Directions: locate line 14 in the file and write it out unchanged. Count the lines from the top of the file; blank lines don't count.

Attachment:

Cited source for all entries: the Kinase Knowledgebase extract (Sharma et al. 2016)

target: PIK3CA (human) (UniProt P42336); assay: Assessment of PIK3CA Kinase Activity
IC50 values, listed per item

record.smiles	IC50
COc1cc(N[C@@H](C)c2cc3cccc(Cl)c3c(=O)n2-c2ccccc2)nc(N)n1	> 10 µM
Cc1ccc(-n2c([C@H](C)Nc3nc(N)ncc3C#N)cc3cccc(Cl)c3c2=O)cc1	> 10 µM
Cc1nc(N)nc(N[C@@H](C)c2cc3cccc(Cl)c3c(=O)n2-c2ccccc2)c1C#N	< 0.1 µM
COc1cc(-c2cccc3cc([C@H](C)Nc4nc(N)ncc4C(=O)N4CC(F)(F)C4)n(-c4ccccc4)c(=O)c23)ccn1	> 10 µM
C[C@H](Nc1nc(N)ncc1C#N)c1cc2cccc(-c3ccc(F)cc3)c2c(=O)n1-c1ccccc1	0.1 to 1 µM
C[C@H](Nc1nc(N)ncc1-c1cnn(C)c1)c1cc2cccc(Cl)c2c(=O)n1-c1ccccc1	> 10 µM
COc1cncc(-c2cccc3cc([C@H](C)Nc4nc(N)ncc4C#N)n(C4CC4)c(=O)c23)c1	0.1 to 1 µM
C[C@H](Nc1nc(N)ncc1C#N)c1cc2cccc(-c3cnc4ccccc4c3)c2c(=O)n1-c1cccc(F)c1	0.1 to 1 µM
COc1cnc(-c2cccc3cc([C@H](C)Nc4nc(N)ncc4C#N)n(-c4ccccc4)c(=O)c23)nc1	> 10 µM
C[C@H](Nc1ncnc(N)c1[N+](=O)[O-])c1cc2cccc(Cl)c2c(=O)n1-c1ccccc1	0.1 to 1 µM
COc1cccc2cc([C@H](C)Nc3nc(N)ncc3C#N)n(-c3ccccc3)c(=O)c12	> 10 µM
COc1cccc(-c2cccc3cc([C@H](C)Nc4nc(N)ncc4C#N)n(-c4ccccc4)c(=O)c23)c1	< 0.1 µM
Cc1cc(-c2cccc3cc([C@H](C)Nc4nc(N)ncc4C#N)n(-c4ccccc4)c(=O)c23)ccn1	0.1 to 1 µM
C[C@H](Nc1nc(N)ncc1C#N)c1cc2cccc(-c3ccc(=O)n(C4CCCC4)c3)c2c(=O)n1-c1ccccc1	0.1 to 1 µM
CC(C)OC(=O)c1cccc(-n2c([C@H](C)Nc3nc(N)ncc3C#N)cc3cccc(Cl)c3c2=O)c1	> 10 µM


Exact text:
C[C@H](Nc1ncnc(N)c1[N+](=O)[O-])c1cc2cccc(Cl)c2c(=O)n1-c1ccccc1	0.1 to 1 µM